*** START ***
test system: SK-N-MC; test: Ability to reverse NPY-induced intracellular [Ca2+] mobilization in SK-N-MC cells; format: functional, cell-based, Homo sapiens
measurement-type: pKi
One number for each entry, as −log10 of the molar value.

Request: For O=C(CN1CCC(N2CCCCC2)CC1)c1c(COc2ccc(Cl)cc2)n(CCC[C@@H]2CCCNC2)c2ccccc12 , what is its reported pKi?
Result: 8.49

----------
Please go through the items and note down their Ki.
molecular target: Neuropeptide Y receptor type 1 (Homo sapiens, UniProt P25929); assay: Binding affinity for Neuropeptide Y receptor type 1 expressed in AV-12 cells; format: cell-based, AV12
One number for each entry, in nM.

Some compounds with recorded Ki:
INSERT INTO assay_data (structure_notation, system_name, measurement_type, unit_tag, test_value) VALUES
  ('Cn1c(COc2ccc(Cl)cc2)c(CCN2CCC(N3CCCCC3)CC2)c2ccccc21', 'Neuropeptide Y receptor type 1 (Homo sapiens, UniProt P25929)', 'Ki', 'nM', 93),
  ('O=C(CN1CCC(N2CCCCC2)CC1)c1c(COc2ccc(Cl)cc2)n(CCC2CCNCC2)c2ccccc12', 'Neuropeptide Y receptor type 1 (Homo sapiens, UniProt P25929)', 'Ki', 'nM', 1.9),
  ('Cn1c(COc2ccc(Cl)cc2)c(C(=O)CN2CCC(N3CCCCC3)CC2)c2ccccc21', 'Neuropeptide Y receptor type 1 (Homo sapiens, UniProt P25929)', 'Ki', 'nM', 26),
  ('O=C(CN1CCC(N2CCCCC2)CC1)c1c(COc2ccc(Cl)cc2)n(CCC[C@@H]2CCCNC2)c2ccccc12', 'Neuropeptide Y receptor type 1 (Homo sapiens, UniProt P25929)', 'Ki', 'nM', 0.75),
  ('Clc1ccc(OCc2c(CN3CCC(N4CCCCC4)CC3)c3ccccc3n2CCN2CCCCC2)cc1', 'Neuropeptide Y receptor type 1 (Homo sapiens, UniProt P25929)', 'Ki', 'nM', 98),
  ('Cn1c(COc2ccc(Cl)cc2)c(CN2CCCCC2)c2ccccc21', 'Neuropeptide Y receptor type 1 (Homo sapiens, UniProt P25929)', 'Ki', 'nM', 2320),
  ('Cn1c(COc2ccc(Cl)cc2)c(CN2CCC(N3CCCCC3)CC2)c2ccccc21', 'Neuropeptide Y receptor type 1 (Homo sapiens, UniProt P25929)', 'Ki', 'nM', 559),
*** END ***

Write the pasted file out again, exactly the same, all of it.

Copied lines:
test system: SK-N-MC; test: Ability to reverse NPY-induced intracellular [Ca2+] mobilization in SK-N-MC cells; format: functional, cell-based, Homo sapiens
measurement-type: pKi
One number for each entry, as −log10 of the molar value.

Request: For O=C(CN1CCC(N2CCCCC2)CC1)c1c(COc2ccc(Cl)cc2)n(CCC[C@@H]2CCCNC2)c2ccccc12 , what is its reported pKi?
Result: 8.49

----------
Please go through the items and note down their Ki.
molecular target: Neuropeptide Y receptor type 1 (Homo sapiens, UniProt P25929); assay: Binding affinity for Neuropeptide Y receptor type 1 expressed in AV-12 cells; format: cell-based, AV12
One number for each entry, in nM.

Some compounds with recorded Ki:
INSERT INTO assay_data (structure_notation, system_name, measurement_type, unit_tag, test_value) VALUES
  ('Cn1c(COc2ccc(Cl)cc2)c(CCN2CCC(N3CCCCC3)CC2)c2ccccc21', 'Neuropeptide Y receptor type 1 (Homo sapiens, UniProt P25929)', 'Ki', 'nM', 93),
  ('O=C(CN1CCC(N2CCCCC2)CC1)c1c(COc2ccc(Cl)cc2)n(CCC2CCNCC2)c2ccccc12', 'Neuropeptide Y receptor type 1 (Homo sapiens, UniProt P25929)', 'Ki', 'nM', 1.9),
  ('Cn1c(COc2ccc(Cl)cc2)c(C(=O)CN2CCC(N3CCCCC3)CC2)c2ccccc21', 'Neuropeptide Y receptor type 1 (Homo sapiens, UniProt P25929)', 'Ki', 'nM', 26),
  ('O=C(CN1CCC(N2CCCCC2)CC1)c1c(COc2ccc(Cl)cc2)n(CCC[C@@H]2CCCNC2)c2ccccc12', 'Neuropeptide Y receptor type 1 (Homo sapiens, UniProt P25929)', 'Ki', 'nM', 0.75),
  ('Clc1ccc(OCc2c(CN3CCC(N4CCCCC4)CC3)c3ccccc3n2CCN2CCCCC2)cc1', 'Neuropeptide Y receptor type 1 (Homo sapiens, UniProt P25929)', 'Ki', 'nM', 98),
  ('Cn1c(COc2ccc(Cl)cc2)c(CN2CCCCC2)c2ccccc21', 'Neuropeptide Y receptor type 1 (Homo sapiens, UniProt P25929)', 'Ki', 'nM', 2320),
  ('Cn1c(COc2ccc(Cl)cc2)c(CN2CCC(N3CCCCC3)CC2)c2ccccc21', 'Neuropeptide Y receptor type 1 (Homo sapiens, UniProt P25929)', 'Ki', 'nM', 559),